Acting alone, Australia couldn’t possibly achieve the level of awareness that the evolving strategic environment demands. In alliance, it has the resources to ‘fill the gaps’ that remain in the US’s coverage of the region. This is why the C4ISR relationship with the US in the Indo-Pacific provides such a critical benefit to both members in the alliance. US–Australian C4ISR cooperation will be essential to the success of the US rebalance, but also to Australia’s own immediate security in a strategic environment in which more and more countries operate high-technology platforms that once used to be the preserve of Australia and its allies.

If Australia were to structure its forces for the alliance, it should make the ability to contribute to US operations in the Indo-Pacific theatre, in peacetime as well as in war, a key priority. Essential to this is the ability of the ADF to be a seamless part of an allied regional C4ISR system that cannot just detect but also target at long distances.

There’ll be significant financial costs to achieve the required level of close interoperability with the US C4ISR system and to provide the force structure required for an ongoing commitment. There’ll also be opportunity costs in achieving training priorities and the ongoing rates of effort that will be needed to sustain the Australian contribution.

With the Wedgetail, Super Hornet, Growler, Joint Strike Fighter and P-8, the future RAAF will already be well positioned, but less so the rest of the ADF. Priorities for force structure adjustments to support a greater Australian contribution include:

  • additional regional surface, air and space surveillance (including through JORN) linked with US systems
  • intelligence collection and analysis capabilities focused on the Indo-Pacific
  • cyber capabilities
  • communications and combat systems with effective data fusion and sharing mechanisms on air and surface platforms, including Wedgetail, the air warfare destroyer and the future frigate, that fully integrate with US networks
  • submarines and subsurface sensors whose communications enable them to make a contribution to intelligence gathering and theatre-wide antisubmarine warfare.

Stephan Frühling is a senior lecturer in the Strategic and Defence Studies Centre of The ANU. James Goldrick retired from the RAN in 2012 as a Rear Admiral. He is a non-resident fellow of the Lowy Institute for International Policy and an adjunct professor at SDSC at ANU and in the School of Humanities and Social Sciences at UNSW at Canberra (ADFA). Rory Medcalf is director of the International Security Program at the Lowy Institute and the incoming head of the National Security College at the ANU. Image courtesy of Department of Defence.

Strike from the air: the ISIL target

The contest for territory, based on data sourced from Institute for the Study of War.Below is an extract from ASPI’s forthcoming publication Strike from the air: the first 100 days of the campaign against ISIL. Click here to register for the publication’s free launch event.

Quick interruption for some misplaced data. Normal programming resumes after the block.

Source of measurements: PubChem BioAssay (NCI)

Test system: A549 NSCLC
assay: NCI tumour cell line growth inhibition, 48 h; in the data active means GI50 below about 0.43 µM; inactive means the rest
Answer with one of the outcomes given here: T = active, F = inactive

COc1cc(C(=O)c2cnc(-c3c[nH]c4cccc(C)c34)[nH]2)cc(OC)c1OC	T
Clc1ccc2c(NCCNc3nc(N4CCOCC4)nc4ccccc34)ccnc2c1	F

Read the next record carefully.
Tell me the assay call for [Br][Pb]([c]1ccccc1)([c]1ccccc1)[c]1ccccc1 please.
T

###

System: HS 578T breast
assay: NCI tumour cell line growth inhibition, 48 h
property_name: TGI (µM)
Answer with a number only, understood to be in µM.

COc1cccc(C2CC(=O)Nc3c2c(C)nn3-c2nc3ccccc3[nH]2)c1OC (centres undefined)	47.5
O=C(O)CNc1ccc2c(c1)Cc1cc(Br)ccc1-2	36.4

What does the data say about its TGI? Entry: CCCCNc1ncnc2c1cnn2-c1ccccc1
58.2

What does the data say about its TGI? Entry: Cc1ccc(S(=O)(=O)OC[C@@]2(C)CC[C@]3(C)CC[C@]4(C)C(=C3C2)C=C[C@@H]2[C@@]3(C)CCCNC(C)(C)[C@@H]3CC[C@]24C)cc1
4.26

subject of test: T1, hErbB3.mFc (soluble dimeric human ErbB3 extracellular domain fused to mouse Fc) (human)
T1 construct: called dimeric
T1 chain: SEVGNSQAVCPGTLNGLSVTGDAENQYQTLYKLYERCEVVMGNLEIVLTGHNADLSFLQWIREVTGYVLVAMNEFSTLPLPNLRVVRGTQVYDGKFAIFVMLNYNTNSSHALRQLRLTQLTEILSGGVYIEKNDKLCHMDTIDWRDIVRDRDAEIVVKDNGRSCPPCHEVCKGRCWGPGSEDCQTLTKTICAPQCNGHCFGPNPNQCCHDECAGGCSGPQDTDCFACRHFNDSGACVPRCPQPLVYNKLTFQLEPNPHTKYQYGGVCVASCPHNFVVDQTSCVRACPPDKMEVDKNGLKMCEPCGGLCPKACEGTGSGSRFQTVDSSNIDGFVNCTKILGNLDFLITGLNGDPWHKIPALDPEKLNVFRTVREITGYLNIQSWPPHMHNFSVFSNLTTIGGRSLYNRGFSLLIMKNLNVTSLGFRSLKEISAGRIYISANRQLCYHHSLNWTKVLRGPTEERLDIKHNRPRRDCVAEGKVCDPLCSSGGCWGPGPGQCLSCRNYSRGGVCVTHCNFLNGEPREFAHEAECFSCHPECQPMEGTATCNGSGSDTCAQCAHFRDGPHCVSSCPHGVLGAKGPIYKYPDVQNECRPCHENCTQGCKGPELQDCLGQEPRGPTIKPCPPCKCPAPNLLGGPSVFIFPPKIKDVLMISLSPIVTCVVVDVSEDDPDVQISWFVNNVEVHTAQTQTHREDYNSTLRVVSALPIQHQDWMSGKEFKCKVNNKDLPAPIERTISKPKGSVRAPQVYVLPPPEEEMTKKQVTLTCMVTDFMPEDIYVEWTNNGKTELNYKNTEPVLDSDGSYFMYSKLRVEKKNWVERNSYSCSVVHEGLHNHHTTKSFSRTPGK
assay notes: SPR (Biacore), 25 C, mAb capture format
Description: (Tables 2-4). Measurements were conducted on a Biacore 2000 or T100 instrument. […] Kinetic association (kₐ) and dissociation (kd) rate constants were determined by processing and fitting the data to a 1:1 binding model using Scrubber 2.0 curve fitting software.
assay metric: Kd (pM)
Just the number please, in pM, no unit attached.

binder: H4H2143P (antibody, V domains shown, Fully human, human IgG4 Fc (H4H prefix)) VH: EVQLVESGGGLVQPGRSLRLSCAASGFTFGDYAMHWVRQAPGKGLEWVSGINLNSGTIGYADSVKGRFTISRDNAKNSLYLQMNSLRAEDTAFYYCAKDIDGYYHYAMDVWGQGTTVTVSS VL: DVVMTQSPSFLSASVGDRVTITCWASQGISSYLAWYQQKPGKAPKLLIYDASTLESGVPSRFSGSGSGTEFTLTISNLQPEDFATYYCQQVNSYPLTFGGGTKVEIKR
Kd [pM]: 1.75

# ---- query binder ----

The roots of ISIL (PDF) can be traced to the al-Tawhid wa al-Jihad (Monotheism and Jihad) group established by salafi–jihadi Jordanian Abu Musab al-Zarqawi following the US invasion of Iraq in 2003. Zarqawi led a ruthless campaign of attacks across Iraq, directing suicide bombers to blow up mosques, schools, cafes and bustling markets, usually in predominantly Shia areas. Among its more high-profile attacks, al-Tawhid wa al-Jihad was responsible for attacks against the Jordanian Embassy and UN headquarters in Baghdad, as well as the bombing of the holiest place of Shia worship in Iraq, the Imam Ali Mosque in Najaf.

In 2004, Zarqawi joined forces with al-Qaeda, renaming his group Al-Qaeda in Iraq (AQI). He continued his bloody campaign, but his ambitions were cut short when he was killed in a US airstrike in 2006. Zarqawi was replaced by Egyptian Abu Hamza al-Muhajir. Under Muhajir, AQI joined forces with other Sunni radicals and changed names again to become the Islamic State of Iraq (ISI), led by Abu Omar al-Baghdadi. Read more

By 2010 ISI’s prominence in Iraq had been degraded, thanks to a forceful US counterterrorism campaign, Sunni tribal disaffection with AQI’s extremist ideology, and the deaths of both Abu Hamza al-Muhajir and Abu Omar al-Baghdadi in US airstrikes in 2010. It was at this point that US troops began withdrawing from Iraq and Abu Bakr al-Baghdadi took over leadership of ISI.

Capitalising on the instability in Iraq following the US withdrawal and extreme dissatisfaction among Iraq’s Sunni population with Prime Minister Nouri al-Maliki’s Shia-dominated governing coalition, Baghdadi revived Zarqawi’s brutal tactics and led a relentless campaign of suicide and car bombings. Baghdadi differed from his predecessor, however, in his targeting of not just Shia targets but also Iraqi police and military offices, checkpoints and recruiting stations.

ISI’s campaign proved attractive to many Iraqis who rushed to join its ranks. Many had either served as commanders and soldiers in Saddam Hussein’s military or, more unusually, been members of the secularist Baathist Party. ISI’s ranks swelled once again as a result of the group’s ‘Breaking the Walls’ campaign, in which it attacked several Iraqi prisons. That included the notorious Abu Ghraib prison where between 500 and 1,000 prisoners, many of whom were extremists previously captured by the US, escaped in 2013. One of the escapees would later become one of ISIL’s top military commanders.